Reivers v Tynemouth Warriors

This match took place in Corbridge on Tuesday March 4th, with the following line-up:
1. Dave Foster sr (120) v Richard Oxnard (135)
2. Steve Larkin (125) v Phil Jackson (124)
3. Phil Taylor (125) v Dave Pearson (118)
4. Bruce Reed (118) v Peter Combellack (91)
5. Peter Booker (80) v default
The Tynemouth side arrived nearly 20 minutes late, due to travel problems, and lacking their board 4 player, so we started the match one point up and Peter Booker vented his spleen at having no opponent to play by thrashing Derek Blair twice!
On top board Dave continued his fantastic season with a fine win over a strong opponent. He writes: “I played black against Richard, and played the Old Benoni Defence against his d4. 1. d4-c5, a sort of Queens Gambit.
2. dxc5… accepted, so I followed with Nc6 preventing easy protection to his “won” pawn. White dutifully taking the pawn allows Black to develop both Queen and Bishop queen side, this happened quickly (!) and although Richard did counter-attack down the centre I was allowed to push a queen side Rook pawn to dissolve his position. My surprise refusal of an offered Bishop, instead taking a crucial centre pawn, elevated his already compromised position into a car crash. As any attempt to reinstate his attack led to either mate or material loss he resigned after a fair bit of thought.” 2-0
On board 3 Phil faced another man very much in form and was swept aside. He writes: “With a significant workload on recently I have not been at my best over the past few months but my game with David Pearson of Tynemouth took me even further down the performance ratings. With his e4 start and my O’Kelly variation of the Sicilian I felt comfortable but for some reason I thought I’d introduce a bit of a novelty, fianchettoing my King side bishop before playing d6. This was a big mistake and white promptly placed his queen on d6 which basically set the tone for the rest of the game. Instead of accepting my punishment and bringing my bishop back to f8 to chase the queen away I linked knights with Ne7. Extricating myself from this tight squeeze took me more moves than I wanted and this allowed my opponent to bring a speedy King-side attack into play. I was running out of options and pieces as I had to lose first a couple of pawns and then a Knight just to stay in the game. It was all to no avail as my restricted pieces could not mobilize fast enough on the King side and the inevitable came at move 26. I’m looking forward to the end of this season.” 2-1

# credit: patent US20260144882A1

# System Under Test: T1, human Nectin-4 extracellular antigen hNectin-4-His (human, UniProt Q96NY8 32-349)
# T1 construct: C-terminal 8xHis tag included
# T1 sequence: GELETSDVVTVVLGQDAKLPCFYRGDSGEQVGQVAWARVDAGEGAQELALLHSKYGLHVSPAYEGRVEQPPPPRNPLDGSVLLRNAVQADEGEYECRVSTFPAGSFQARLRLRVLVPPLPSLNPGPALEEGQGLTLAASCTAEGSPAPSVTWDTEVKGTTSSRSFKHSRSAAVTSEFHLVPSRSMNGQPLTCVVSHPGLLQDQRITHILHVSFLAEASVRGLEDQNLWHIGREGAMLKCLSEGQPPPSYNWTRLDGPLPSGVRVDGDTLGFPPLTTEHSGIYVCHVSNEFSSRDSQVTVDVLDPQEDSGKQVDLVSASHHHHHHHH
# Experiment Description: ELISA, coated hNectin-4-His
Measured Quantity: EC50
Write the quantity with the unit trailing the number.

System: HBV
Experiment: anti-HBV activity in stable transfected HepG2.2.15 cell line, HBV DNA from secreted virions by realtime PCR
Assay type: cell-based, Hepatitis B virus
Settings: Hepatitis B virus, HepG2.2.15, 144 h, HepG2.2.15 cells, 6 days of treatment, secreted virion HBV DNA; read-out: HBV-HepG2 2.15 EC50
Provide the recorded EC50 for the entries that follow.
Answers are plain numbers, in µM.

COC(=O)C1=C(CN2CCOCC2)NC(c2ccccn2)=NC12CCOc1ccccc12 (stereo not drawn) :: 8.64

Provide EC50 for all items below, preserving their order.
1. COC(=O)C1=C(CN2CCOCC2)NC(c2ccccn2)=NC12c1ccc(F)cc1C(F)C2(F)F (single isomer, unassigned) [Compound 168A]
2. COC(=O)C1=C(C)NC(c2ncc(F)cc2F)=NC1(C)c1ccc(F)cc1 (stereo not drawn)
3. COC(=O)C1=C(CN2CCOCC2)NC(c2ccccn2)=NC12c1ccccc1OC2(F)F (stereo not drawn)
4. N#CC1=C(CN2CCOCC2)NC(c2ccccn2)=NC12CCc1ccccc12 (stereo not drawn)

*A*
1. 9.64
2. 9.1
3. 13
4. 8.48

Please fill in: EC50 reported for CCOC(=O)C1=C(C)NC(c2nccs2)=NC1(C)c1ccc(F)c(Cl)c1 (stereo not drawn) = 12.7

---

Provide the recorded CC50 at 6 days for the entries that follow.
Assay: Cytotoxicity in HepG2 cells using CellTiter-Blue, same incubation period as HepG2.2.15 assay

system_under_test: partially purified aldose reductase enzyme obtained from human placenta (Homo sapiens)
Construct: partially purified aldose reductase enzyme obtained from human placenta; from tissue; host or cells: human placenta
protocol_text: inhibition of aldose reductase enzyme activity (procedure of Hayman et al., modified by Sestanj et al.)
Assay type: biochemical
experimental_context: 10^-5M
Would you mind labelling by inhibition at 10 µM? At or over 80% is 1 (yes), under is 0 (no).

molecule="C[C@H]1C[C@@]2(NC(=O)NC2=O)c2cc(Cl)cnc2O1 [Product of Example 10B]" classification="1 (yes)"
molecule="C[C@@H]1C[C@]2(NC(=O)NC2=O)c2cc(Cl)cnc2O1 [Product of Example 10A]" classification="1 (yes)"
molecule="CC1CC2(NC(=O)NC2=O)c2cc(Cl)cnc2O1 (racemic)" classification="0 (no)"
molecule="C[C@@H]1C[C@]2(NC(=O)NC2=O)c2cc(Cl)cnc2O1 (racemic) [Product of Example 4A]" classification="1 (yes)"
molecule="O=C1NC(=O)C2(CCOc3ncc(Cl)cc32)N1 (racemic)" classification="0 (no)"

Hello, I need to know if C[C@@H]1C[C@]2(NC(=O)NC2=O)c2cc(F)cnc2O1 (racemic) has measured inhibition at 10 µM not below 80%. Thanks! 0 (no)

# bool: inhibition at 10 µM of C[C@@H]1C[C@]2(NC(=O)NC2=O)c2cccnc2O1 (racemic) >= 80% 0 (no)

Bruce ensured the overall victory with a win on board 4. He writes: “By move 15 of the game against Peter Combellack of Tynemouth Warriors I had pawns on a3, b4, c4, d3, e4, g3 and h3, and Peter had pawns on a6, b5,c6,d6, and e5 with all remaining pawns on their starting squares, and both kings castled kingside. All minor pieces were active, and mutually supportive of each other on our own halves of the board, with my bishops on b2 and g2, and all of Peter’s pieces centralised on the first second or third ranks. After a flurry of small exchanges in mutual attempts to find a breakthrough / gain the upperhand in the following 10 moves the game was still evenly balanced. A misjudgement (‘blunder’ !) on my part as I began to attack on the king’s side lead to the loss of a rook and pawn for a bishop, but gave me the chance of an open f file controlled by my rook, and to redeploy a bishop and queen in attacking positions. Within the space of a couple of moves, as he sought to protect pawns and pieces under attack, and limit the potential for queen/bishop/rook combinations winning pawns and pieces, he misjudged his options. In successive moves I won a rook, threatened to win a knight and / or his other rook, and as he sought to limit the damage I took a pawn with a bishop, forked king and rook, and when he realised I also had a forced mate on the next move he resigned. For most of the game it was an evenly balanced and tight contest for space and position, which briefly swung his way after the bishop/rook exchange, and then as it opened up, presented me with strong attacking chances that proved decisive when he made unwise choices on two successive moves under pressure.”3-1
Steve was last to finish. In an otherwise even game, he blundered a bishop for nothing on move 32 and resigned a hopeless position on move 41. 3-2.
So the Reivers finished their season as they started, with two wins which moved them firmly into the top half of the table. Overall performances during the season were as follows:
Alex Ashworth Played 3 Won 1 Drew 0 Lost 2 Ave board 1.0 33%
Dave Foster sr ” 7 ” 5 ” 2 ” 0 ” ” 2.1 86%
Steve Larkin ” 7 ” 3 ” 1 ” 3 ” ” 2.2 50%
Phil Taylor ” 6 ” 0 ” 2 ” 4 ” ” 2.2 17%
Bruce Reed ” 5 ” 1 ” 1 ” 3 ” ” 3.8 30%
Dave Foster jr ” 5 ” 1 ” 1 ” 3 ” ” 4.0 30%
Damian Rudge ” 4 ” 3 ” 0 ” 1 ” ” 5.0 75%
Peter Booker ” 2 ” 1 ” 0 ” 1 ” ” 5.0 50%
Many thanks to all who played and special congratulations to Dave sr and Damian, both of whom make the division 3 leaderboard.

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